Jack of All Trades, Master of None
While the debate over board focus on environmental and social issues has dominated popular attention for the last two years, a similar — though unexpected — controversy may be brewing. It centers on the idea of how many boards is too many for an individual director and whether there should be an exception to tight limits for certain directors.
In the 1980s, multiple board positions became the norm for many directors. And, as corporate boards in that era were viewed as more management advisory bodies than management monitors, this seemed to many to be of limited concern. An individual sitting on more than six boards at a time was not all that rare. This was particularly true of the highly sought-after “celebrity” director.
But by the 1990s, attitudes toward the “serial” director began to change, as investors demanded directors who could eﬀectively engage in better management oversight. The idea became “jack of all trades, master of none.” The more boards one served on, the less attention one could pay to each. The point was simple but compelling.
In 1996, I served on the National Association of Corporate Directors’ Blue Ribbon Commission on Director Professionalism. The various governance reforms recommended by that group have since become corporate dogma. Chief among our suggestions was limiting the number of boards that any individual could serve on. We felt that a directorship done appropriately, required a significant amount of time — estimated to be around 190 hours per year. If one was employed full-time, there was no way one could devote the amount of time necessary for effective service on multiple boards. Too many boards meant that organizations were getting short shrift. We suggested that an active CEO should sit on no more than one or two outside boards, three to four for someone otherwise employed, and no more than six for someone fully retired.
At the time, many of the commissioners were concerned that this limit would be hotly opposed by the director community, particularly those who identified themselves as “professional” directors. To our surprise and delight, this recommendation was not at all controversial and since then has been ingrained in the corporate, judicial and investor mindset. The logic of the limit was simply too easy and compelling to dispute. That logic has become even more evident today when, following significant regulatory change, the amount of time required annually to exercise one’s duties as a director has increased dramatically. Today, that amount of time is at least 250 hours per year, if not much more, depending on circumstances. So, why would limits on board numbers even be an issue?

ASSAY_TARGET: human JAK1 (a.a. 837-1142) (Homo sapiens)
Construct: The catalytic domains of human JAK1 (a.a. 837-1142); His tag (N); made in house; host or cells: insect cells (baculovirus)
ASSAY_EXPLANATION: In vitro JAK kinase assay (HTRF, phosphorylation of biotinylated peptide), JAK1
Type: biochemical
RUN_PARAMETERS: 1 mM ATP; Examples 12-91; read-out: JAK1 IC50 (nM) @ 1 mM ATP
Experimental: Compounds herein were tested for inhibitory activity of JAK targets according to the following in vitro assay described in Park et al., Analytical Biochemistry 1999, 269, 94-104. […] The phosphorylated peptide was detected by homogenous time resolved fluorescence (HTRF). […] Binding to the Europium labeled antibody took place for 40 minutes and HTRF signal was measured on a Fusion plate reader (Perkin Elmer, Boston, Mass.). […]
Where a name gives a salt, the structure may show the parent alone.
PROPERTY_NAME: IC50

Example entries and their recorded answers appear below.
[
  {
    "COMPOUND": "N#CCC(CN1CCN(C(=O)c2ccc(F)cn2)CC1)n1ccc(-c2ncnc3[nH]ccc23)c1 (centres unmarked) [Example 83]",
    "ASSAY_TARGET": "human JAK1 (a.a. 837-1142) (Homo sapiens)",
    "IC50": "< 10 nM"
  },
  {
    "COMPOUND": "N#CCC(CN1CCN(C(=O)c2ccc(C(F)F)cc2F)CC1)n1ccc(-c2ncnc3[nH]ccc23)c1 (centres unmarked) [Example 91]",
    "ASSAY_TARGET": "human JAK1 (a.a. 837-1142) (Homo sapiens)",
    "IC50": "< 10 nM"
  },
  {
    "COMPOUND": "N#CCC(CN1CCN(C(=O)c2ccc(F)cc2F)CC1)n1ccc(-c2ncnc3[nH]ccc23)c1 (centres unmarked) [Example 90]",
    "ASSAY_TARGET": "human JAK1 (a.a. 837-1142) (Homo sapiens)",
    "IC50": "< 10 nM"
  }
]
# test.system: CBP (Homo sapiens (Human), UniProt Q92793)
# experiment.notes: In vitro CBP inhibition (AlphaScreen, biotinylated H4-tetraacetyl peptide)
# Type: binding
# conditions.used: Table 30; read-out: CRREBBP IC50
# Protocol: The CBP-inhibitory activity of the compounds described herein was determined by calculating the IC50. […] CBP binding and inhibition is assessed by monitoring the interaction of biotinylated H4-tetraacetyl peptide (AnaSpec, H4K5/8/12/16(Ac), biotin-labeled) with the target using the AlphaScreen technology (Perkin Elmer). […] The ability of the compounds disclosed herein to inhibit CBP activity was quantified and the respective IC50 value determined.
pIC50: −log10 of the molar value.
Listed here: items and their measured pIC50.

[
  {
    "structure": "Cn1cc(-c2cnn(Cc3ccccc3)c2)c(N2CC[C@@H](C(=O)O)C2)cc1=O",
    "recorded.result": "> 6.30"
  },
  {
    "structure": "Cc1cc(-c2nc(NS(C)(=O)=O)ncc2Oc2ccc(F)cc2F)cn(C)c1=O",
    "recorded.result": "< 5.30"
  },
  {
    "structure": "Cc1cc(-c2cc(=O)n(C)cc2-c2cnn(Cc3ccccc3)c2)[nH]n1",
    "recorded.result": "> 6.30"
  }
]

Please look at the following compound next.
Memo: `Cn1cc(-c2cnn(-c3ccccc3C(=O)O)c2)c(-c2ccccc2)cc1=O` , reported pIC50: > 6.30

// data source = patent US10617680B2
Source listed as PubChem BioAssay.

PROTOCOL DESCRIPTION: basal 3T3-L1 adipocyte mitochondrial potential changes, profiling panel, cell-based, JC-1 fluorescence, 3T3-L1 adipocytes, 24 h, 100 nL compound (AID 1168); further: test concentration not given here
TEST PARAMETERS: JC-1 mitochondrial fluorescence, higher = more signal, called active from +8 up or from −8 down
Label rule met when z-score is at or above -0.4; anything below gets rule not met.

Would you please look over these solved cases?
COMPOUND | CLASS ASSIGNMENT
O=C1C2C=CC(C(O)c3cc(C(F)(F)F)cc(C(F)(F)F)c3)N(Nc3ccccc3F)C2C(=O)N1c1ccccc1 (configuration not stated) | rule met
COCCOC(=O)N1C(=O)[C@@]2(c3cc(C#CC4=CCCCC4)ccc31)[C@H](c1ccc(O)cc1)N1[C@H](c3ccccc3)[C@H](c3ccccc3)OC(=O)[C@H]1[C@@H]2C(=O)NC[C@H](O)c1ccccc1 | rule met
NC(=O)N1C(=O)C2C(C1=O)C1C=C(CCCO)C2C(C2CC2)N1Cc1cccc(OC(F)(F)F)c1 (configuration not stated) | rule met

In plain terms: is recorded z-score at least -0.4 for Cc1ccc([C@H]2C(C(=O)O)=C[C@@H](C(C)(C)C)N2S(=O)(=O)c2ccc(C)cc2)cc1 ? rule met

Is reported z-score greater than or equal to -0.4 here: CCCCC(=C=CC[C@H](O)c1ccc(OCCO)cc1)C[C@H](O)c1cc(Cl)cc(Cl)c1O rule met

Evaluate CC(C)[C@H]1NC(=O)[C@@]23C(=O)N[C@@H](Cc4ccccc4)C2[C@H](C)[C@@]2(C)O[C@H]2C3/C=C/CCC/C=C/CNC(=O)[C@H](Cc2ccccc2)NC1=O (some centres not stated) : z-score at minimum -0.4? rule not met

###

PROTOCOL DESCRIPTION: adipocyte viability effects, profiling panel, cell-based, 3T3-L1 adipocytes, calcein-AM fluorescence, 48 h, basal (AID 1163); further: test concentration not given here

The problem has to do with the increased focus on expanding the diversity of the board. A diverse board is critically important to the proper functioning of the company. The greater the diversity of talent and experience, the better the management monitoring. However, there are some who, seeking greater board diversity, have suggested that a relaxation of the limits on board numbers is in order. They argue that, as there is a limited pool of diverse directors, those directors should not be subject to the same limits as others. This is a dangerous approach based on several false premises.
First, the pool of competent and excellent diverse director candidates is wide and deep. To suggest that only a handful of “diverse” individuals are qualified for board service is wholly incorrect.
Second, eﬀective board service, while rewarding, is highly time-consuming. That is why limits on service were created to begin with. Serving on too many boards means that someone, or everyone, gets shorted. This is bad for the company and the directors themselves. The argument that one cannot be expected to focus on individual companies because their talents are broadly requested does not fly. One is expected to expend their fullest eﬀorts on any board on which they serve. Any time constraints imposed on a director based on a multiplicity of boards are unlikely to find either judicial or shareholder sympathy. If you don’t have the time to serve, don’t. It is unfair to your shareholder employers and to you individually.
Third, to suggest that one’s primary value to an organization is their personal diversity based on some immutable characteristic is highly insulting to that individual and just plain wrong. One’s value to a board or to any other organization has to do with their individual spark or genius, not how they fit into some genetic paradigm.
A person serves as a director based solely on their individual talents and skills. To give one a pass on the sensible and prudent board limitation standard does neither the board member nor the shareholders any good. Let’s hope that, like many bad ideas, this approach finds few friends.
Charles Elson is executive editor-at-large of Directors & Boards.